The Rise of Virtual Influencers: A New Era in Marketing?
AI continues to blur the line between reality and virtuality, and as we witness major technological changes before our eyes, we’re met with another reality-bending topic to wrap our heads around: virtual influencers.
What is a virtual influencer?
A virtual influencer is a computer-generated character that exists and is consumed entirely on digital platforms. What’s truly fascinating – or perhaps even scary – is that these characters are often purposely made to look and act like a real person.
Brands and individuals sit behind each of these virtual influencers, deciding how they look, dress, and behave. They also control their interests, who they hang out with, who they collaborate with, and where they go.
Are virtual influencers influencing people?
Data suggests they are. In a survey by the Influencer Marketing Factory, 58% of respondents followed at least one virtual influencer and 35% said they had purchased a product promoted by a virtual influencer.
Some of the biggest virtual influencers have way over a million followers. Lu Do Magalu, for instance, has more than 6 million Instagram followers. And their reach has not gone unnoticed; brands like Balenciaga, Prada and Tesla have made use of virtual influencers in their marketing, showing that their impact is attractive to even some of the biggest brands.
So should we just forget about human influencers? Well, like all things, there are nuances.
Virtual influencers vs. human influencers
One of the differences between the two is their level of perfection. Although human influencers are often accused of portraying an overly perfect image of themselves, they’re not actually perfect. Like all people, influencers are prone to flaws and poor decisions that can harm their public image. This isn’t the case with virtual influencers – they don’t even exist in real life.
But as the phrase goes, “all publicity is good publicity.” We’ve seen some of the world’s most influential people go through controversies and come out of them with even more influence. People don’t always want perfection – they want authenticity and transparency; they want to relate to our favourite influencers and believe in their humanity. Ultimately, it’s up to brands to decide if virtual or human influencers work best for them.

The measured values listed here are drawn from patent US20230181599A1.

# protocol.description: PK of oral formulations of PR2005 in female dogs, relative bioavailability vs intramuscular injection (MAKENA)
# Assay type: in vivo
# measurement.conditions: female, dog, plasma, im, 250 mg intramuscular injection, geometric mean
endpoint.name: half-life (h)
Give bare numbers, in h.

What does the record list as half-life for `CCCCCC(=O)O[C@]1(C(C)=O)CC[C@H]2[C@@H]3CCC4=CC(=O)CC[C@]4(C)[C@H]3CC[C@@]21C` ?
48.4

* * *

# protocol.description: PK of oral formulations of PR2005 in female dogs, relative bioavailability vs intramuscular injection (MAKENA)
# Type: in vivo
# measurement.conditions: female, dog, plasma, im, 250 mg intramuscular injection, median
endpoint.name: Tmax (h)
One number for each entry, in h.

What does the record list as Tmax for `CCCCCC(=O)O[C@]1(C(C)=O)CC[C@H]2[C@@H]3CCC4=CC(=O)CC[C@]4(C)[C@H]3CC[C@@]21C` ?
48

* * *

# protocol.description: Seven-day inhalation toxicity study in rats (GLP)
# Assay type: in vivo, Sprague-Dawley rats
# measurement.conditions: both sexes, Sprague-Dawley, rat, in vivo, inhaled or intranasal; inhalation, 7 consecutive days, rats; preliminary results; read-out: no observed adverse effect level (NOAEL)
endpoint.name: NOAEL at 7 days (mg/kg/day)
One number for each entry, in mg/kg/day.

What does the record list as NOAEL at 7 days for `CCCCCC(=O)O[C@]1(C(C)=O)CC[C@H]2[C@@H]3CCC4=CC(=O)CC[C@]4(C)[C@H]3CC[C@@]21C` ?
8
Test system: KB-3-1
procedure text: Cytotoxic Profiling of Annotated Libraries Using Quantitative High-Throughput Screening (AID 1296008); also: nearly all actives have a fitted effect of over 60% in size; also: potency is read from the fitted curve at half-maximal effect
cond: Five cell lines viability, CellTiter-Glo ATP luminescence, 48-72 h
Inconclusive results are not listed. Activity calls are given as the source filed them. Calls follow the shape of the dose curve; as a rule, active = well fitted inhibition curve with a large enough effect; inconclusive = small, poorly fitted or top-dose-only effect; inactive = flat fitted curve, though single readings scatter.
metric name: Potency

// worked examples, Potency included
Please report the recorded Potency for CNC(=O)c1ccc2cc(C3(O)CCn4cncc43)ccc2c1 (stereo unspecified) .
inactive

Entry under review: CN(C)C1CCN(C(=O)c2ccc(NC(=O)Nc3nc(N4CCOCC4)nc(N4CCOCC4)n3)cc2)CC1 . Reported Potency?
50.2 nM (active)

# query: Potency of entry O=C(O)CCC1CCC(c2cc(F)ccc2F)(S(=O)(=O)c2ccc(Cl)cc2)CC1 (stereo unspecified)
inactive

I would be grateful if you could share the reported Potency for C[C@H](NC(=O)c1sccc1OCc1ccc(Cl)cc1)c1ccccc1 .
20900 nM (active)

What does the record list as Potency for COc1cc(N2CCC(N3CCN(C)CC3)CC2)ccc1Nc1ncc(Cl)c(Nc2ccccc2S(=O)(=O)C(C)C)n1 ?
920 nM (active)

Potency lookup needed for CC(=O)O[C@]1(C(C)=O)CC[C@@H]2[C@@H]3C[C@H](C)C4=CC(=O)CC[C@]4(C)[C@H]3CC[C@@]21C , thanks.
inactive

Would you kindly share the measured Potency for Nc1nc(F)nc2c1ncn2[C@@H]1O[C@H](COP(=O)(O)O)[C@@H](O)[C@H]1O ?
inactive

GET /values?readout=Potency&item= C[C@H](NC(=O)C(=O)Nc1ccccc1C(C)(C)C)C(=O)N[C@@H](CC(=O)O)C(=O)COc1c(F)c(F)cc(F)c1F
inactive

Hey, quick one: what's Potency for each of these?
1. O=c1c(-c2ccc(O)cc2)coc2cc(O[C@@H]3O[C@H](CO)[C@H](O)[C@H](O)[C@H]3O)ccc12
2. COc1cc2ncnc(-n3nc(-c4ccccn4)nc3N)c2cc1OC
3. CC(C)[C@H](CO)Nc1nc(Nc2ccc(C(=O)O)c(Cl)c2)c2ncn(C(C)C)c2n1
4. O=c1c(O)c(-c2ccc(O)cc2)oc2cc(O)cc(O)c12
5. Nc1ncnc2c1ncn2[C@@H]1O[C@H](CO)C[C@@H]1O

Working with virtual influencers
When you collaborate with a human influencer, it’s likely they’ll want a say in the process of content creation. But with a virtual influencer, you can expect more control over projects from conception to completion.
That being said, when partnering with a virtual influencer, you’re often working with an anonymous person who’ll offer little control over their influencer’s persona. It might be easy to hand over some content for the virtual influencer to release, but it’s not as easy to get an impression of who you’re working with.
We suggest you do your research before partnering with a virtual influencer and choose one that’s well-established to minimise risks.
What do virtual influencers mean to digital marketing?
One thing we haven’t discussed is how pretty much anyone with the right software skills can create a virtual influencer. Brands can thus eliminate the risk of leaving their marketing in the hands of others and instead create virtual influencers specifically tailored to their brand and audience.
The possibilities with virtual influencers are endless. Use AI to generate content, customise the virtual influencer to look as desired, and set time stamps for different posts. You can pretty much automate all processes and make your influencer marketing as efficient as possible.
Both traditional and virtual influencers have their advantages and disadvantages, and it’ll be interesting to see what the future has in store for both of them. Will brands continue to collaborate with virtual influencers, or will we see more take matters into their own hands?